On one of our servers, there is a demo application installed for our customers.

The application, which consists of two docker images, is managed by a docker-compose.yml file.

As the customers are able to change the data, the containers and the attached volume are torn down every night, and then rebuilt.

Monitoring made me aware, that we are running low on disk space.

Turns out the volumes do not get deleted with the current cronjob:

docker-compose down && docker-compose up -d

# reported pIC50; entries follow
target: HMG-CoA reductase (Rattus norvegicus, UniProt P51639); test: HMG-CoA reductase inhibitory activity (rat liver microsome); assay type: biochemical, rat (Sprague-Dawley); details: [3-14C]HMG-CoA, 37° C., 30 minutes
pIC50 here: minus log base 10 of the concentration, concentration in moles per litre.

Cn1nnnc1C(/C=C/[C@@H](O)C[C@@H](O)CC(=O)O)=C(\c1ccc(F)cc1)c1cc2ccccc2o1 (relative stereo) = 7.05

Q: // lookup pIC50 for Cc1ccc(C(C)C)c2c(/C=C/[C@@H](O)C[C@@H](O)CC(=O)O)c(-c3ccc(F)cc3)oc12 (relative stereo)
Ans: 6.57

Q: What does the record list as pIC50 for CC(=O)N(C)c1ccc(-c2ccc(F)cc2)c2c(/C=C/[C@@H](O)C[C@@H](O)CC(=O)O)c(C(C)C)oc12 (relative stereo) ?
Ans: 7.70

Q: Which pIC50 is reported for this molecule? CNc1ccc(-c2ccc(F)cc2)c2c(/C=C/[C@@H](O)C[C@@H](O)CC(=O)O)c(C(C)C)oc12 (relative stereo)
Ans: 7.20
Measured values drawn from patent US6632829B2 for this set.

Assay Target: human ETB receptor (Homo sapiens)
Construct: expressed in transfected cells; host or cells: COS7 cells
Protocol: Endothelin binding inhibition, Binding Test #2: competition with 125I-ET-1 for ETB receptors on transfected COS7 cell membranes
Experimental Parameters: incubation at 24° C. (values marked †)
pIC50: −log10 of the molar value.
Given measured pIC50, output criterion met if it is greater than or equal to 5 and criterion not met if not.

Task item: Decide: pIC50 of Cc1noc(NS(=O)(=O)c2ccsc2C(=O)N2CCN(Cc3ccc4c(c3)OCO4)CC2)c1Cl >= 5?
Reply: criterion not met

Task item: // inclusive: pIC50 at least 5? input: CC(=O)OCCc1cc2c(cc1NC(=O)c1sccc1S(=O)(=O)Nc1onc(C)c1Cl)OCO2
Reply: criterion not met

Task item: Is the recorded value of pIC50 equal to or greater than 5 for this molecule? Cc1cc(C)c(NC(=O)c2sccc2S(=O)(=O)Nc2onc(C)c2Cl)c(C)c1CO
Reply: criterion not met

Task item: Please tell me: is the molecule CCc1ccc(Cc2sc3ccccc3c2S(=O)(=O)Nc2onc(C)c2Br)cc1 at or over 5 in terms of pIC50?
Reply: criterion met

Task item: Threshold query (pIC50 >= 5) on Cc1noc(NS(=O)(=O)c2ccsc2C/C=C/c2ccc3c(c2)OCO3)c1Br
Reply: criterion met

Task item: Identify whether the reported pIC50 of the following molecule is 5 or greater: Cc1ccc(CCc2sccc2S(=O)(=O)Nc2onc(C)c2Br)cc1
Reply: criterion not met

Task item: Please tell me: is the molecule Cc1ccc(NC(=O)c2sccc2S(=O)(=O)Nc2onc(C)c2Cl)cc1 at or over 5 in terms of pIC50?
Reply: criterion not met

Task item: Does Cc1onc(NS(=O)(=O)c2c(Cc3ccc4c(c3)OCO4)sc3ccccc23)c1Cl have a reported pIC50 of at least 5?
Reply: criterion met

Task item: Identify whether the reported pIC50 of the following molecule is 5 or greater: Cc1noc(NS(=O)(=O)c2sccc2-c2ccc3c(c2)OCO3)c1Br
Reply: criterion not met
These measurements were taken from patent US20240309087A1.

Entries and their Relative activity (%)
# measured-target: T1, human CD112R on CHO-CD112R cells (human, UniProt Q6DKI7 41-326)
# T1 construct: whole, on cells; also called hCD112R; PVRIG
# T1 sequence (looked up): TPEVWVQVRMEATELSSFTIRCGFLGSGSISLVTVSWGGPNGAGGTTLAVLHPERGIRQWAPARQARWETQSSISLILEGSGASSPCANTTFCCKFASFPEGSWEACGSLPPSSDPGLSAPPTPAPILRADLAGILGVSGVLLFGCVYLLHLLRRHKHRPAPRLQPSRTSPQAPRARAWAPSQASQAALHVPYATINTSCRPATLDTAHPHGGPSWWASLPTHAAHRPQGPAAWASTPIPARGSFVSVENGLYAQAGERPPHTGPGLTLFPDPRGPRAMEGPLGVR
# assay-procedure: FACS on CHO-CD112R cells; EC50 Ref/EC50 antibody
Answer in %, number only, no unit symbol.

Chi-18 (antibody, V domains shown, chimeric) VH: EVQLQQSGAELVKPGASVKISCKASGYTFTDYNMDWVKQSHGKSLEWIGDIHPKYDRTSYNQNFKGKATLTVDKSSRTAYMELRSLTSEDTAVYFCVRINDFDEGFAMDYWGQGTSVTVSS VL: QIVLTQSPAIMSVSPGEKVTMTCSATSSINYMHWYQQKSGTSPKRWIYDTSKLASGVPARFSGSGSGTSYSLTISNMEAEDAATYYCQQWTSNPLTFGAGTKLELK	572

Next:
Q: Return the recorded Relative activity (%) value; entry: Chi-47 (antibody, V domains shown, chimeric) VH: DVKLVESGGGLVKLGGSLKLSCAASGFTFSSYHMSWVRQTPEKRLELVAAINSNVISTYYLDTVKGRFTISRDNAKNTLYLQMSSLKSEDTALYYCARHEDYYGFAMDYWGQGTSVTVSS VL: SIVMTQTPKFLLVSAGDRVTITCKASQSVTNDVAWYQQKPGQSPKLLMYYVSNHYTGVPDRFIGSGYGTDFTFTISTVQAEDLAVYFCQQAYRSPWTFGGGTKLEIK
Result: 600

As a quick fix, I ran a docker volumes ls, followed by a docker volume prune.

This deletes all unused local volumes.

In order to use this as an unattended command, you need to append the -f flag, otherwise you get prompted for confirmation.

As I am pretty new to Docker land, I looked around for other solutions.

One answer on StackOverflow suggests to use docker-compose -rm -fsv, where

  • f stands for force, ie no confirmation necessary
  • s stands for stop the containers, if necessary
  • v removes anonymous volumes, attached to the containers

At the end, I settled for docker-compose down -v, where

  • v removes both named, and anonymous volumes, attached to the container

So my new cronjob looks like

docker-compose down -v && docker-compose up -d

I keep my fingers crossed - tomorrow I will now whether this worked out :-)